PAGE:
The folks at Gallup, whose global studies have shown that most people are disengaged at work, are now finding and studying groups who are actively working to not disengage their people. A 2020 report found four factors that drive higher engagement.
Actually engaging with the people who already show up at your work is possible, and the organizations they study are showing how. From an ecosynomic perspective, these organizations are making a very difficult and challenging move, from deep scarcity where they treat their people as replaceable machine pieces to respecting that these people actually know something, might actually be learning something, and might actually care about what the organization is doing. This is a huge step on the way to becoming an organization that stops saying No! to human creativity and begins to say Yes! to human creativity. It is a big step, and Gallup researchers have teased out four of the drivers that these leaders are taking in this step.
Here is what they describe, in the four drivers, and an initial ecosynomic description of what these drivers highlight.
- High-development cultures are CEO- and board-initiated. This driver highlights the ecosynomic Economic Lens, which asks the question of how much resource is available. In high-development cultures, the CEO and board signal to the organization that (a) development towards purpose is also an important resource, beyond just outputs and outcomes, and (b) organizational resources are available to support this.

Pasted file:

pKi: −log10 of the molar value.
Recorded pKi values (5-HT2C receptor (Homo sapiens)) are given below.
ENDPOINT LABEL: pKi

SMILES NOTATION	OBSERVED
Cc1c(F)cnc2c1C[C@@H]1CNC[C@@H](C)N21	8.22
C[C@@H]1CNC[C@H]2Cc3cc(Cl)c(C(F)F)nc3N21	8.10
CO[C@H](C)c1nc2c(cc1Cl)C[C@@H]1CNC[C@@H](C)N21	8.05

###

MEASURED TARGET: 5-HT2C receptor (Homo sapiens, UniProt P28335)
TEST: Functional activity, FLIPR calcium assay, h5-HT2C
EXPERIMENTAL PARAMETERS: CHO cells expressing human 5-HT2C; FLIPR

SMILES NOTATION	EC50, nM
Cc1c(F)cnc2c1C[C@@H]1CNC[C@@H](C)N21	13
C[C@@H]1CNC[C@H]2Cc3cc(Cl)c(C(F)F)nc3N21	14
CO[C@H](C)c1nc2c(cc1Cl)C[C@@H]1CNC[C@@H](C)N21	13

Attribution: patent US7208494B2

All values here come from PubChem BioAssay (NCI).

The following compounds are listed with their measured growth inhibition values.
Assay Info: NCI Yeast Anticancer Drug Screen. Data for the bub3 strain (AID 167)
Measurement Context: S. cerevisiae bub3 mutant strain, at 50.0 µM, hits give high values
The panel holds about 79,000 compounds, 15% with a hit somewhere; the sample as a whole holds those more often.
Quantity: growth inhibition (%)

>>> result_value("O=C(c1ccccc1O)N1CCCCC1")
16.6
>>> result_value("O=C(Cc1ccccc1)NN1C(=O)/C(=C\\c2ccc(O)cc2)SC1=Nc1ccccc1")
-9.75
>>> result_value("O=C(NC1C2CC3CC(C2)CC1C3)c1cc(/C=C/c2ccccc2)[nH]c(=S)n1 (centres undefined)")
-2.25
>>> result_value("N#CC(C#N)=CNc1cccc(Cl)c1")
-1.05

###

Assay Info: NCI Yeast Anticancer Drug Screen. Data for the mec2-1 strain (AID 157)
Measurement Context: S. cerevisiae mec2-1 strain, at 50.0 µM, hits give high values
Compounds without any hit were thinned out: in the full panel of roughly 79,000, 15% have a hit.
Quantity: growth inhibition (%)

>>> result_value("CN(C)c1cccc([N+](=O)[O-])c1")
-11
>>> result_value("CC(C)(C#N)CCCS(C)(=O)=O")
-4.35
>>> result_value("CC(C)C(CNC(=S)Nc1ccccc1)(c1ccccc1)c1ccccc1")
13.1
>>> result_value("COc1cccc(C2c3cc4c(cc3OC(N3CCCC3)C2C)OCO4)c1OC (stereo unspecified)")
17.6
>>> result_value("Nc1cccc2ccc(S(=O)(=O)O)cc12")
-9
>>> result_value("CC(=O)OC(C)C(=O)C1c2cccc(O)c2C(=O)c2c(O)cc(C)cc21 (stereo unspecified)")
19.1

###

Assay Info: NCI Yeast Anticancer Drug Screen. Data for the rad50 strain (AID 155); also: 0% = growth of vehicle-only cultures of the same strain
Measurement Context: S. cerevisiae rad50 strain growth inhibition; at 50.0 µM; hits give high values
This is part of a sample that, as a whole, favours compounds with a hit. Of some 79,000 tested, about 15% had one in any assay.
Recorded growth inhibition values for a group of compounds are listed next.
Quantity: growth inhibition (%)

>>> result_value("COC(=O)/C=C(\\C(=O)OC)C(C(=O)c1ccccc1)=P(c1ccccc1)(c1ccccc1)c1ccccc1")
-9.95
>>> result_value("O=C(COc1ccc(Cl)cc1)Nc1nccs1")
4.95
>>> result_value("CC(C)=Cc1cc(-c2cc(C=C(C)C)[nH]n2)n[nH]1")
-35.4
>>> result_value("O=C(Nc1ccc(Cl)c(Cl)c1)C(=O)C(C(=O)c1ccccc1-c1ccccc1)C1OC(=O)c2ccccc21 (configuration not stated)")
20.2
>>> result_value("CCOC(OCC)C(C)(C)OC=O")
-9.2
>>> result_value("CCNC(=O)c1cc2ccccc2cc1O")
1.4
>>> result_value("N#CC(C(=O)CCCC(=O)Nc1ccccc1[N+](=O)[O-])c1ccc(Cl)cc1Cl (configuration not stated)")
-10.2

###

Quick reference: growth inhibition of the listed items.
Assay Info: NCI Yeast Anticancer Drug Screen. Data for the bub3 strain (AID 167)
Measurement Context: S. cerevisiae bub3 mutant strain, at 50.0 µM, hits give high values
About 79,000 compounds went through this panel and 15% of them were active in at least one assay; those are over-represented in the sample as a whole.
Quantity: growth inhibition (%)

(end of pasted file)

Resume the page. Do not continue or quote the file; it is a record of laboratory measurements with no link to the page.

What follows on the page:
- High-development cultures educate managers on new ways of managing — moving from a culture of “boss” to “coach.” This driver highlights the Political Lens, asking who decides and enforces. In high-development cultures, decisions are made by the primary relationship most relevant to that decision, meaning that individuals make decisions about their own potential, learning, and engagement, supported by others in that process, with the group deciding for the group’s processes.
- High-development cultures hold managers accountable. This driver highlights the Cultural Lens, asking the question of what criteria or values are used in decision making and enforcement. In high-development cultures, leaders throughout the organization are held accountable, based on values of potential and learning and outcomes.
- High-development cultures practice companywide communication. This driver highlights the Social Lens, which focuses on the question of how people interact. In high-development cultures, the rules of the game focus on explicit communication across the whole organizational ecosystem, across levels, functions, and geographies, supporting the shared engagement and understanding of outputs, outcomes, development, learning, and potentials.
These are very real examples of what Gallup is finding across many organizations. What many others are figuring out. These are realities available to you. It is VERY EXPENSIVE to shut down the people you already have. It is far LESS EXPENSIVE to say Yes!, to engage the people who you already have. Your choice.